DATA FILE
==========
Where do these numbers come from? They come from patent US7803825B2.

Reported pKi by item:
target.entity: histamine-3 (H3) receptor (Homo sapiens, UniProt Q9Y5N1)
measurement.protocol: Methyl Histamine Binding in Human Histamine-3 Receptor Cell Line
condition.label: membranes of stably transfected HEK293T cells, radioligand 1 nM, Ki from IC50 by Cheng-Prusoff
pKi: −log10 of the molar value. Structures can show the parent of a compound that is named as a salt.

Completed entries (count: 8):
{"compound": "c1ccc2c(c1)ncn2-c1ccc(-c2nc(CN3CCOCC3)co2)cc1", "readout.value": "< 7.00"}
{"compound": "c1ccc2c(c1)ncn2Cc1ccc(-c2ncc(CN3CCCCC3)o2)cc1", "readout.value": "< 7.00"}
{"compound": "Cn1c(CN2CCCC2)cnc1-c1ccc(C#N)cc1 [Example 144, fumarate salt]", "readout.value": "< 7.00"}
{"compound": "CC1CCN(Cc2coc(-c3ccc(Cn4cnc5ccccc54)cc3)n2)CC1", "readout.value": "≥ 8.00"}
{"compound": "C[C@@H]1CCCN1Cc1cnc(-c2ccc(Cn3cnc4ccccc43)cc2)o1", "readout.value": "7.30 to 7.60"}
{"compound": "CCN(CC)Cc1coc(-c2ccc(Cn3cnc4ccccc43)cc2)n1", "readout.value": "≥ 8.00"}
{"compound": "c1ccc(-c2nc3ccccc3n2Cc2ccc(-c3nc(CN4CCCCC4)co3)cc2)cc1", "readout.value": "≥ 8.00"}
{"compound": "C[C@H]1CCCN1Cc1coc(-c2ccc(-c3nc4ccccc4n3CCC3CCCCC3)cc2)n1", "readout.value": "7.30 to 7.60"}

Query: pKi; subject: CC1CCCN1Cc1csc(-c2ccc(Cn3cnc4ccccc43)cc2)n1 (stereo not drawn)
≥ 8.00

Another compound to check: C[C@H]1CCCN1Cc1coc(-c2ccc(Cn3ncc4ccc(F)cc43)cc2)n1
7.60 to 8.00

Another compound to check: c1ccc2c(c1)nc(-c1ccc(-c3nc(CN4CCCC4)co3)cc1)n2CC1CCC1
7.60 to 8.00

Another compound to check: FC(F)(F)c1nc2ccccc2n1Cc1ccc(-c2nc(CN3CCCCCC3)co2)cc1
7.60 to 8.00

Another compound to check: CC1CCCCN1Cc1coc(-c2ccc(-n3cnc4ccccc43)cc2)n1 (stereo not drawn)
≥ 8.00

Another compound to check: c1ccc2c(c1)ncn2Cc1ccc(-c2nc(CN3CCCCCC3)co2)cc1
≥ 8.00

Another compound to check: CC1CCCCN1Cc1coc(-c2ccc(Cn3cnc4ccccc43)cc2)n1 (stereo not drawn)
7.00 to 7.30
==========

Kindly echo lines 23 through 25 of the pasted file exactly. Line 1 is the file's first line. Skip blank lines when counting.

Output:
7.60 to 8.00

Another compound to check: CC1CCCCN1Cc1coc(-c2ccc(-n3cnc4ccccc43)cc2)n1 (stereo not drawn)
≥ 8.00